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Ministerial Statement

Debate resumed from 11 May 1995, on motion by Mr Stefaniak:

That the Assembly takes note of the paper.

MR OSBORNE (4.24): Mr Speaker, I realise that it has been quite some time since Mr Stefaniak presented his ministerial statement on the establishment of the Children's and Youth Services Bureau, but I am pleased that in this case it has given me the opportunity to give a bit more thought to what the Minister has put forward as a fait accompli. In the Tuggeranong Valley and the electorate of Brindabella, we have more young families and more children than in the rest of Canberra.

Mr Moore: And you are doing your bit to improve it.

MR OSBORNE: And I am doing my bit to improve that, too. I am sure that we have more need for support services for children and families than in the older areas of Canberra, so I am particularly concerned that we get it right.

I am troubled that in creating this integrated service, this bureau in the Department of Education and Training, we are putting all our eggs into one basket. The Minister says that it will ensure improved coordination of service delivery, that the emphasis for the youth services grant program will be on service delivery, and that funded services will be required to demonstrate a commitment to providing outcomes for all young people. That is bureaucratic jargon. It seems to me that this has come out of some management manual and is about processes, not people. It all sounds to me like more public service jobs and more bureaucrats having meetings with each other and acting as inspectors on community organisations.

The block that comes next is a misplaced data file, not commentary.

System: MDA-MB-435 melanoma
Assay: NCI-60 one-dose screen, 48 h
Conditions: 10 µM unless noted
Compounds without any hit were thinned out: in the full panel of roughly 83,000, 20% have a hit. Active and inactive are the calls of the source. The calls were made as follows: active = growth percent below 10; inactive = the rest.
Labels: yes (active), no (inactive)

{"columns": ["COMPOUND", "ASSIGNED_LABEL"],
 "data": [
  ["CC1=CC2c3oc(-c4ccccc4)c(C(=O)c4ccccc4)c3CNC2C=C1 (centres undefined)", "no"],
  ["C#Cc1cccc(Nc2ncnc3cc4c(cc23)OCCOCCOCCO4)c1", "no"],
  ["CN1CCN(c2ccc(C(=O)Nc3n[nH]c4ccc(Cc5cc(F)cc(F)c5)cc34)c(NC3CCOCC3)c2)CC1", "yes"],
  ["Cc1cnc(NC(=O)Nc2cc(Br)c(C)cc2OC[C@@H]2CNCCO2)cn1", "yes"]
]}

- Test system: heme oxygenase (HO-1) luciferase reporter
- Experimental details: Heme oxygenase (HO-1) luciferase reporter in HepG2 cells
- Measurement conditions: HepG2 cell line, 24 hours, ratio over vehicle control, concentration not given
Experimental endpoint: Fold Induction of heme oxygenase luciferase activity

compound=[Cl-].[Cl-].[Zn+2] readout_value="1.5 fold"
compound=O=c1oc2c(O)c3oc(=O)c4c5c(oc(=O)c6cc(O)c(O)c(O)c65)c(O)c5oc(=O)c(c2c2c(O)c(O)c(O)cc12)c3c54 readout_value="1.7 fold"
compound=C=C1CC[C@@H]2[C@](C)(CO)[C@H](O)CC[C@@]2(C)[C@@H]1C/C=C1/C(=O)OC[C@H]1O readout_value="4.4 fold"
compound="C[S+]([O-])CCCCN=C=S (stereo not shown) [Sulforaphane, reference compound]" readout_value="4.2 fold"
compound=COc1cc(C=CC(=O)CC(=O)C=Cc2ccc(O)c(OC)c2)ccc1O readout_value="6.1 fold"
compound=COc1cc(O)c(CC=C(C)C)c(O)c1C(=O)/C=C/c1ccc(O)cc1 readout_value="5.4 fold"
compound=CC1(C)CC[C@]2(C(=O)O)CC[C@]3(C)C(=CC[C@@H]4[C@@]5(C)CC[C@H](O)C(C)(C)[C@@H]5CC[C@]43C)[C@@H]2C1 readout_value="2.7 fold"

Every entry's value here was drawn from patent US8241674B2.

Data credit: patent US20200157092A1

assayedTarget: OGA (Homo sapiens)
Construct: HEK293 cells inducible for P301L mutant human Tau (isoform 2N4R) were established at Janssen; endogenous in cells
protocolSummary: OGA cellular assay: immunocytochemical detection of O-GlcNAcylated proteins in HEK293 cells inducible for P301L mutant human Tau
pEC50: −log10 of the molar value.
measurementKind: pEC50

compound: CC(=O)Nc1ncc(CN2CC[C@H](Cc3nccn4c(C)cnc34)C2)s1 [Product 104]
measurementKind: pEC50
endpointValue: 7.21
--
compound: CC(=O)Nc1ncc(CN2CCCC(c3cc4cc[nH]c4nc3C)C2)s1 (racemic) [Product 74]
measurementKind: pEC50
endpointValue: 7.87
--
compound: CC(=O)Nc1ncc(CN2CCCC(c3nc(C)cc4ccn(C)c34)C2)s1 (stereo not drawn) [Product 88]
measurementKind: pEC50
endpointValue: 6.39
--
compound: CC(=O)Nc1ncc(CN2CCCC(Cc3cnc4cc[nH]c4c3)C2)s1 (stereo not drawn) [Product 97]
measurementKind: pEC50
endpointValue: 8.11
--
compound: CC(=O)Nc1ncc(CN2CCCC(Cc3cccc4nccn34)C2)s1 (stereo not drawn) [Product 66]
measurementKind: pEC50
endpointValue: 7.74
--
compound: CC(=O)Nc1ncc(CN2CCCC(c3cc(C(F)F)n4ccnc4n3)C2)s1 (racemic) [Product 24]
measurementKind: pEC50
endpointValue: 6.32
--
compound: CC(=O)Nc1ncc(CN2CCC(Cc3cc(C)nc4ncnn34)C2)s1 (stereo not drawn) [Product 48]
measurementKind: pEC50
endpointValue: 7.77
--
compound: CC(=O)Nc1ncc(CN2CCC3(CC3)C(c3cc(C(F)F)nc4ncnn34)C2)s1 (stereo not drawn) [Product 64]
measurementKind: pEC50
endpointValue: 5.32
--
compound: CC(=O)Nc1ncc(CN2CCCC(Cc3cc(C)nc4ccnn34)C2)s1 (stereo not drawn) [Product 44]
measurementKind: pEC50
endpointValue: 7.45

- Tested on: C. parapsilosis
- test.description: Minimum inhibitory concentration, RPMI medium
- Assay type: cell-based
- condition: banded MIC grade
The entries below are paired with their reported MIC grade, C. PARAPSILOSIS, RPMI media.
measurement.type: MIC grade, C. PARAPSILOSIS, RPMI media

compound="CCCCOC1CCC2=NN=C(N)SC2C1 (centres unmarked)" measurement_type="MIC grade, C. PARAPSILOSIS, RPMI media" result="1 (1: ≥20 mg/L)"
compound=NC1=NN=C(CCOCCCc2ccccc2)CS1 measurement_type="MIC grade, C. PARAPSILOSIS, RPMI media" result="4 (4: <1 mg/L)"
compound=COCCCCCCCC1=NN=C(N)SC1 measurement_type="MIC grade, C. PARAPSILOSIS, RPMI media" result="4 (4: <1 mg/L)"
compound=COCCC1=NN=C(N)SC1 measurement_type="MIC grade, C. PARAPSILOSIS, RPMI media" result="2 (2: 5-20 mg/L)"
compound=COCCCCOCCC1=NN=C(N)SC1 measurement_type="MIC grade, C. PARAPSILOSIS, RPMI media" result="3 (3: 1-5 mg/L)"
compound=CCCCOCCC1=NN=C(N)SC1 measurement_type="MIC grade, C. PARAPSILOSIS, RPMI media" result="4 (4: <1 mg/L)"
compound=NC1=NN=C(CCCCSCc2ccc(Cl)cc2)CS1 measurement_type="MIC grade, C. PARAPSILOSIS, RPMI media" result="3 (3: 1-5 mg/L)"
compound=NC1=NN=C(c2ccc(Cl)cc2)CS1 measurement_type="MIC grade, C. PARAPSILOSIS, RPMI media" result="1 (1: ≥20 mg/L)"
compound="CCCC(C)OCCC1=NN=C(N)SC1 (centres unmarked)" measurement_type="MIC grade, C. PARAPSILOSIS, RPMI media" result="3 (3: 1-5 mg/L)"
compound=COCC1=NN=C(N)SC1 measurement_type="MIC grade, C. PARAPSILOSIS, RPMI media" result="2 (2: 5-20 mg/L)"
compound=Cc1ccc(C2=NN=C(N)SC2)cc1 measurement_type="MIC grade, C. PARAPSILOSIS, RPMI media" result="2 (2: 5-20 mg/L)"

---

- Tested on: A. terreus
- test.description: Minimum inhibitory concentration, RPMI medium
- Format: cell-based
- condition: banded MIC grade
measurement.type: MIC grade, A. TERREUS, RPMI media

While the one-stop shop idea of having one central bureau in the Education Department looks like efficient management, it also means only one avenue for people to access and only one bureaucratic body making judgments and advising on allocating funds. The needs and problems of families and of young people from babyhood through to their twenties are much more diverse than a single bureau in the Education Department is ever likely to understand. Where is the link between the bureau and Family Services, which is still in Housing? It has been well demonstrated in recent years that public sector welfare agencies can be downright jealous of community organisations intruding in their paddock.

Frankly, I think the Minister has been too hasty in accepting this proposition from his department and his department has been too smart in getting up an empire-building proposal fast and early with their new Minister. Other speakers in this debate have expressed doubts too. I worry because the health and welfare and the problems of our young people and families are too important and too diverse to be shoved into a single bureau in one department. Maybe I am wrong. I hope that previous speakers in this debate will consider joining me in demanding that the Minister and his department take a much broader and more sympathetic view on this matter.

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